The crisis began on May 4-5 when Indian and Chinese troops clashed at Finger 4 area on the north bank of the Pangong lake. The skirmish was followed by another spat at Naku La in faraway Sikkim.

Within days of the first incident at Pangong, Doval and Yang Jiechi, a senior Politburo member and a former Special Representative (SR) for boundary talks with India, discussed the situation over the telephone, agreeing that soldiers and commanders on both sides will be directed to ‘çool down’ temperatures at the friction points.

Many observers of India-China relations were intrigued that Doval spoke with Yang in May and not Wang Yi, the current SR and also China’s foreign minister. But diplomatic sources say India’s NSA spoke with Yang because he was designated as the pointsperson for strategic communication post the second informal summit between Prime Minister Narendra Modi and President Xi Jinping held at Mamallapuram in October 2019. Doval was designated India’s representative for initiating strategic communication when needed. The Doval-Yang conversation took place in that context.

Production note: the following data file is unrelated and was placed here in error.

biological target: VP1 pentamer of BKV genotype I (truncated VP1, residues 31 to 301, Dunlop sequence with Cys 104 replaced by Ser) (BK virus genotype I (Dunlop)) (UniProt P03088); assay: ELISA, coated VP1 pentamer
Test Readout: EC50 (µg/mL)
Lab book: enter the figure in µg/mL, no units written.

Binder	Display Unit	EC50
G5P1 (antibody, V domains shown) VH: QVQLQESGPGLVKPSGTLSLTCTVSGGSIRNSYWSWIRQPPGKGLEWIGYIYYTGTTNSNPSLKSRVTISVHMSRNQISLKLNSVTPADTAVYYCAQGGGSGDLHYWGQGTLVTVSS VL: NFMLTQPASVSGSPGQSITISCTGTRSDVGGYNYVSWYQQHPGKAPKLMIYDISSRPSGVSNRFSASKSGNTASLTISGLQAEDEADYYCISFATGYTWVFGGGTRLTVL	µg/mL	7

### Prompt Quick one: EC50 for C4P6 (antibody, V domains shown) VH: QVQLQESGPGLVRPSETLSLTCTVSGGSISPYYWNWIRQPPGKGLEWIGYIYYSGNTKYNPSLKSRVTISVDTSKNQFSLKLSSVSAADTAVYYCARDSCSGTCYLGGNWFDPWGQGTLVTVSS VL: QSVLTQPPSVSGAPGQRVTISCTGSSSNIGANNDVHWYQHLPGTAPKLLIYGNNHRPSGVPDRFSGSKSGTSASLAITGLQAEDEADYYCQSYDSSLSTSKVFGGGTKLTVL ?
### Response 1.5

Part of a paragraph in the joint statement issued by India and China at the end of the Mamallapuram summit is instructive. It reads: “The two Leaders shared their mutual vision on goals for development of their respective economies… the two sides will continue to adopt a positive, pragmatic and open attitude and to enhance appreciation of each other’s policies and actions in line with the general direction of their friendship and cooperation. In this regard, they also agreed to continue to enhance strategic communication on all matters of mutual interest, and to continue the momentum of high-level exchanges by making full use of dialogue mechanisms.”